Szyszkowitz: In the area of water supply, a number of additional communities have entrusted us with the operation of their pipeline networks or arranged for connections to EVN’s cross-regional supply network. And with the construction of natural filter plants, we are creating the basis to improve the quality of the water by natural methods. It’s not common knowledge, but we currently supply more than 500,000 residents in Lower Austria, directly and indirectly, with drinking water. Our international environmental services business is now working on nine projects – for example, the wastewater purification plants in Warsaw and Kotor-Tivat in Montenegro. The Mia Milia/Haspolat wastewater purification plant in the Cypriote capital of Nicosia was commissioned in April. However, I would also like to mention a different, but no less important project: our campaign “EVN for Lower Austria“. In 43 individual projects, EVN’s employees supported social or charitable organisations throughout Lower Austria during the past financial year. EVN gave these employees additional time-off for their activities and provided financial support for purchasing the necessary materials. A very special point for me is that, with this campaign, the company and employees were able to demonstrate their social responsibility in Lower Austria together.

What can EVN’s customers expect in the coming financial year?

Layr: EVN’s sales company reduced energy prices in electricity by 10% on average as of 1 October 2014 within the framework of the EnergieAllianz. With this step, we passed on the lower wholesale prices to our customers before the start of the winter season. It also proves one more thing: our customers can depend on us. We offer the full range of services provided by a modern utility company from a single hand and are also available to help our customers with advice and support when they plan and realise projects or energy efficiency measures. Our bonus point programme is also new: customers can collect points and then exchange them for energy services or energy-saving products. Together with the social experts in various institutions like Caritas or the Chamber of Labour in Lower Austria, we will also ensure that social accuracy is respected in the implementation of the bonus programme and the Austrian Energy Efficiency Act.

And what do you have in store for your shareholders?

Szyszkowitz: On the one hand, we will propose a dividend of EUR 0.42 per share to the Annual General Meeting, thus matching the previous year’s distribution. Our strong cash flow gives us sufficient funds for this purpose, and there is no need to increase debt. On the other hand, we can build on a solid foundation for the future, which is also illustrated by our balance sheet, and we expect further strong cash flows in the future.

The future is a good keyword: What projects will EVN be implementing in the coming months?

Layr: In total, we want to invest one billion euros in supply security and the use of renewable energy in Lower Austria over the next four years. Here are a number of examples: We are currently constructing the already mentioned windpark in Prottes-Ollersdorf which will have a total capacity of 37 megawatts. That will lead to a substantial increase in the capacity of our windpower plants from the current level of 213 megawatts. In the area of water supplies, we are building two natural filter plants in Obersiebenbrunn and Drösing, which should be commissioned in 2015, and construction on a similar plant in Zwentendorf is scheduled to start in the near future. Natural filter plants reduce the hardness of the water by natural means. When these three plants are completed, we will be able to supply roughly 100,000 additional households with soft water in spring water quality.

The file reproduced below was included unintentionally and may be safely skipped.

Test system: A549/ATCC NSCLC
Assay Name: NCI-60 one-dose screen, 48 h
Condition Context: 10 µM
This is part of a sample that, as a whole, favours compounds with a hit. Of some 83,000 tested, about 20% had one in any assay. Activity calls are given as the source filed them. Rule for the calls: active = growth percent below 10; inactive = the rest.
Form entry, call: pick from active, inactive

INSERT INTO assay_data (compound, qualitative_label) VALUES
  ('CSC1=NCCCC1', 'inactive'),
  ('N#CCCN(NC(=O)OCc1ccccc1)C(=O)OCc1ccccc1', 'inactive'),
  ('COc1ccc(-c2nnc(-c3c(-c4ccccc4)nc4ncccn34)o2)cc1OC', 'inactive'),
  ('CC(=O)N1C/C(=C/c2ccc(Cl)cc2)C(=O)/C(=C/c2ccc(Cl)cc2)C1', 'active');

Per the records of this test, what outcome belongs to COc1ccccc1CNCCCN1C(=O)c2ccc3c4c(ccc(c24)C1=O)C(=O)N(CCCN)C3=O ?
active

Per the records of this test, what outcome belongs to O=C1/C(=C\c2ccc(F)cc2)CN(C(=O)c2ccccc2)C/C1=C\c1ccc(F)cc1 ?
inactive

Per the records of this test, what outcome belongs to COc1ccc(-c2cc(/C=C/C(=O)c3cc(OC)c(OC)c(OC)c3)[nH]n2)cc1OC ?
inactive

“We want to invest one billion euros in Lower Austria over the next four years.” Peter Layr

Let’s take a look at the more distant future: What are EVN’s long-term goals, and how are they related to your stakeholders?

Layr: Our primary goal is to protect the high level of supply security expected by our customers. That can be achieved, on the one hand, through investments like the ones I just mentioned and, on the other hand, by the highly qualified employees who ensure trouble-free operations and, if difficulties arise, react quickly and efficiently to solve the technical problems. The expansion of energy production from renewable sources is another important focus – it requires high investments in strong and intelligent network infrastructure. In particular, the expansion in this area must be based on sensitive planning and include the involved communities. People play an important role in the system transformation towards renewable energy.

Szyszkowitz: We want to increase our focus on services that meet the needs and requirements of our customers and, based on these services, generate stable earnings that support the necessary investments and convince our investors of EVN’s long-term orientation. For EVN as a listed company, long-term stability is also the declared goal. Our shareholders should see this stability in the predictable development of dividends and in a stable investment grade rating.

Last but not least: Do you have any wishes for the 2014/15 financial year?

Layr: I have a number of wishes for EVN and our customers – but wishes alone are not enough. That’s why all of us at EVN are working together consistently to carefully analyse current and future issues and to develop what we believe are the best answers. However, what I would really like to see is a transparent discussion of the value of energy and network supply security with the relevant decision-makers and public authorities. Supply security can only be protected on a lasting basis when it is given the value it really deserves.

“I would really like to see a transparent discussion of the value of energy and network supply security.” Peter Layr

Szyszkowitz: This wish is one I can only underscore – we need a logical, EU-wide energy policy that is focused on sustainability, but doesn’t lose sight of supply security. And we need innovations that will keep us in shape for the future. An important step in this direction is the founding of the EVN future lab to develop and test new business models and products.